Meanwhile, the Birmingham City Council moved to accelerate the implementation of its own minimum wage law. On February 23, it adopted Ordinance No. 16-28, raising the minimum wage for Birmingham workers to $10.10 per hour, adjusted annually, effective immediately. Mayor Bell signed it into law the following day. Notice of the new minimum wage was slated for publication in the Sunday edition of the Birmingham News.

         But on February 25, just a day after Birmingham raised its minimum wage, the Alabama Senate approved the Minimum Wage Act, 23-12, rendering Ordinance No. 16-28 null and void. The Act lacked support from any black senators. Governor Bentley signed it into law less than two hours later.

         The Minimum Wage Act, codified at Alabama Code §§ 25-7-40 et seq., "establish[es] within the Legislature complete control over regulation and policy pertaining to collective bargaining . . . or the wages, leave, or other employment benefits provided by an employer to an employee . . . in order to ensure that such regulation and policy is applied uniformly throughout the state." Id. § 25-7-45(a). To that end, the Act "occupies and preempts the entire field of regulation" in these areas "to the complete exclusion of any policy, ordinance, rule, or other mandate promulgated or enforced by any . . . political subdivision of th[e] state." Id. § 25-7-45(b).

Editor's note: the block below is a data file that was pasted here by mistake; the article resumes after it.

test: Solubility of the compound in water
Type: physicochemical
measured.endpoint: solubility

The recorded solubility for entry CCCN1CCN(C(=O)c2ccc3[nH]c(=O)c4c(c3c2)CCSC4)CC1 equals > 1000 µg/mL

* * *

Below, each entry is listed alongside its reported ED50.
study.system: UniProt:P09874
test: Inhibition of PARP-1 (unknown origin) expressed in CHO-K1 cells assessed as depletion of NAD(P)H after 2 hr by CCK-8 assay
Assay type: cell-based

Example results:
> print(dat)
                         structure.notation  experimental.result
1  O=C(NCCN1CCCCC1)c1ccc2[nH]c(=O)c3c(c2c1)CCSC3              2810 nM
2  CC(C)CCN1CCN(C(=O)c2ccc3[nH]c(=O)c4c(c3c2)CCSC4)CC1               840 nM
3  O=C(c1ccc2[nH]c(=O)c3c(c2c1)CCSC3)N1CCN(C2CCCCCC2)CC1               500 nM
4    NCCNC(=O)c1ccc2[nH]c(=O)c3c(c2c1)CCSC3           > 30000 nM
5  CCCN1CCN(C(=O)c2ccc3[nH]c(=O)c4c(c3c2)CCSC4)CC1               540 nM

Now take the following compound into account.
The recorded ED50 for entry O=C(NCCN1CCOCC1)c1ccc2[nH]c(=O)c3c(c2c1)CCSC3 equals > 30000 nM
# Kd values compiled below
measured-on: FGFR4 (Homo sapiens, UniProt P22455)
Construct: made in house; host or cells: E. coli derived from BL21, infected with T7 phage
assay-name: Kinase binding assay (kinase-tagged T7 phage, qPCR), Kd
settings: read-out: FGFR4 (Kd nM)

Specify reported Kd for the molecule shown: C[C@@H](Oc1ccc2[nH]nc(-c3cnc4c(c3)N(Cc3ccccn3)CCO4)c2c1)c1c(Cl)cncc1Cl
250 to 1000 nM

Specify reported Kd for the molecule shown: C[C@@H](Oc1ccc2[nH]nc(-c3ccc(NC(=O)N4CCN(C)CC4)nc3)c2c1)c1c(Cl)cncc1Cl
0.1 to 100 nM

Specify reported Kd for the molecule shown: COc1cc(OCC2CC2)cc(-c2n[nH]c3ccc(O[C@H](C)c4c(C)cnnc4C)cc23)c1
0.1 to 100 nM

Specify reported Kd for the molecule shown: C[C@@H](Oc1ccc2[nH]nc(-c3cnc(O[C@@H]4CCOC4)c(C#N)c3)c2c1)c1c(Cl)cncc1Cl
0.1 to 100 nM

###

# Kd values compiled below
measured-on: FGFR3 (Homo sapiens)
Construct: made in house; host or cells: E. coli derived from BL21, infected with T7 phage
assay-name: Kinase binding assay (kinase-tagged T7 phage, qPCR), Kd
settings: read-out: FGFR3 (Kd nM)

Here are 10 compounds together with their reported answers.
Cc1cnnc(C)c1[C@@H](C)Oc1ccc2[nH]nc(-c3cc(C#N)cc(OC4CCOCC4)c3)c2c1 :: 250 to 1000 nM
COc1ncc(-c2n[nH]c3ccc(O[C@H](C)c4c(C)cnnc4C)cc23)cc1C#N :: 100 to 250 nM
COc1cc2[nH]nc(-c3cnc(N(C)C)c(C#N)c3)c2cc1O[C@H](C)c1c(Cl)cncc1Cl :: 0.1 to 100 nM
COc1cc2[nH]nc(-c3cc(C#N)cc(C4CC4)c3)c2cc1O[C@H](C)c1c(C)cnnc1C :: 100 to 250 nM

A few months after the Alabama Legislature passed the Minimum Wage Act, Lewis and Adams-who live in Birmingham and make less than $10.10 per hour-along with several public interest groups, sued the Governor and the Attorney General of Alabama, claiming racial discrimination under multiple theories. The plaintiffs amended their complaint to include claims under the Thirteenth, Fourteenth, and Fifteenth Amendments and § 2 of the Voting Rights Act. They also added the State of Alabama, the City of Birmingham, and Birmingham Mayor William Bell as defendants, while dropping the governor from the suit. The defendants moved to dismiss for lack of standing and failure to state a claim.